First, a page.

Dreamliners further affected as Rolls-Royce Trent 1000 develops more problems

The Rolls-Royce 1000 Trent engine which powers the Boeing Dreamliner has developed further problems, which has caused concern over safety and which has created potential disruption for carriers including British Airways and Norwegian.

Having currently focused its attention on trying to fix durability problems with the ‘Package C’ version of the engine, 166 of its ‘Package B’ engines now require further inspection. The problem would appear to be of a similar nature – parts are wearing out faster than anticipated.

Already aircraft have been grounded as a result of ‘Package C’ problems, while airlines including Virgin Atlantic have been forced to lease alternative aircraft.

Rolls-Royce initially warned that the company would be likely to take a financial hit on the region of £370 M (US$496 M) to fix the problems with the ‘Package C’ engines, but in April it was mooted that this figure would have to be revised upwards to take into account the replacement of more parts and the payment of compensation to airlines. Industry analysts predict the final figure could well be around the £1.00 billion (US$1.34 B) mark.

Chris Cholerton, Rolls-Royce President Civil Aerospace, said: “We are working closely with our customers to minimize any operational impact of these inspections and we deeply appreciate their continued co-operation. We remain absolutely committed to eliminating this issue from the Trent 1000 fleet.”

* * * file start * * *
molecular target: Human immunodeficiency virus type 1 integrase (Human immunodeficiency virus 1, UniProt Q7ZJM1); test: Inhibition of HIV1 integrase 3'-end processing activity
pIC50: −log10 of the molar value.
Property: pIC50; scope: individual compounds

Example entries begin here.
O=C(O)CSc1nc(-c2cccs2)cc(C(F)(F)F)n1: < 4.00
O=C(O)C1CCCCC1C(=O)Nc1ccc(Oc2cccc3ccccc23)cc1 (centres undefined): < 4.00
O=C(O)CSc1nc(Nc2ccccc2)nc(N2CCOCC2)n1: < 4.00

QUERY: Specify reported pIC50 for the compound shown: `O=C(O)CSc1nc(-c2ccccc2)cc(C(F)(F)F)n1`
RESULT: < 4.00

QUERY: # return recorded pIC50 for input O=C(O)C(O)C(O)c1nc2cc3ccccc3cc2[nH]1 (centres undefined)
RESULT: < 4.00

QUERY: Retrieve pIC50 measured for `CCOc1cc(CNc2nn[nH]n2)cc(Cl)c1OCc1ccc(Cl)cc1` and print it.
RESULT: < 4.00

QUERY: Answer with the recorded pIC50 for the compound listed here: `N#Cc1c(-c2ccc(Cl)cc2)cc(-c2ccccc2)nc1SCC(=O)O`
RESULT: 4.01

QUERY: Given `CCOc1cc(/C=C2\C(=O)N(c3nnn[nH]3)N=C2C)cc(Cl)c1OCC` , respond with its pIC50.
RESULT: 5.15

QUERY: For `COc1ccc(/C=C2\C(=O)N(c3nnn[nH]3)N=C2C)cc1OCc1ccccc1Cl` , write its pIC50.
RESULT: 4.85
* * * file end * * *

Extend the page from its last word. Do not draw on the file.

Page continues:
There is an investor’s day being held this Friday in London and Rolls-Royce Chief Executive Warren East is expected to announce over 4,000 job losses, predominantly resulting from a major thinning out of middle-management positions as opposed to front-line engineering posts. Analysts are predicting a higher figure of job losses at around 10% of the current 50,000-strong workforce.

Current plans in place to offset the impact of the engine faults beyond cutting jobs will likely include reducing non-essential spending on travel and IT upgrades.

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